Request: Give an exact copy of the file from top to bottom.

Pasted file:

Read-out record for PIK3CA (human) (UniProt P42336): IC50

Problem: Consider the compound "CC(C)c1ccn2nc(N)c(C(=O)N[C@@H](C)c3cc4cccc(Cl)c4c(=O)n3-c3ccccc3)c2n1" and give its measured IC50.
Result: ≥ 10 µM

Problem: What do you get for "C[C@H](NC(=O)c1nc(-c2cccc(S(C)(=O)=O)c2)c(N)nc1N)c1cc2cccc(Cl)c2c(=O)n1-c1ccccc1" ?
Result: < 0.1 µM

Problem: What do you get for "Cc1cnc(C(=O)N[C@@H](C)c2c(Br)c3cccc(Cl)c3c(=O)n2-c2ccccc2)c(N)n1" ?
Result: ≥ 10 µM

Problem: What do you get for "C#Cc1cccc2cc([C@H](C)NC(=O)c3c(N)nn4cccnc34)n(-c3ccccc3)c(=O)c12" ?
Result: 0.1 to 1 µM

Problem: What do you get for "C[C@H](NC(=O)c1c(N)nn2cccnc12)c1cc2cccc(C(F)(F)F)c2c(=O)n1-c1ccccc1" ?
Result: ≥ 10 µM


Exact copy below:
Read-out record for PIK3CA (human) (UniProt P42336): IC50

Problem: Consider the compound "CC(C)c1ccn2nc(N)c(C(=O)N[C@@H](C)c3cc4cccc(Cl)c4c(=O)n3-c3ccccc3)c2n1" and give its measured IC50.
Result: ≥ 10 µM

Problem: What do you get for "C[C@H](NC(=O)c1nc(-c2cccc(S(C)(=O)=O)c2)c(N)nc1N)c1cc2cccc(Cl)c2c(=O)n1-c1ccccc1" ?
Result: < 0.1 µM

Problem: What do you get for "Cc1cnc(C(=O)N[C@@H](C)c2c(Br)c3cccc(Cl)c3c(=O)n2-c2ccccc2)c(N)n1" ?
Result: ≥ 10 µM

Problem: What do you get for "C#Cc1cccc2cc([C@H](C)NC(=O)c3c(N)nn4cccnc34)n(-c3ccccc3)c(=O)c12" ?
Result: 0.1 to 1 µM

Problem: What do you get for "C[C@H](NC(=O)c1c(N)nn2cccnc12)c1cc2cccc(C(F)(F)F)c2c(=O)n1-c1ccccc1" ?
Result: ≥ 10 µM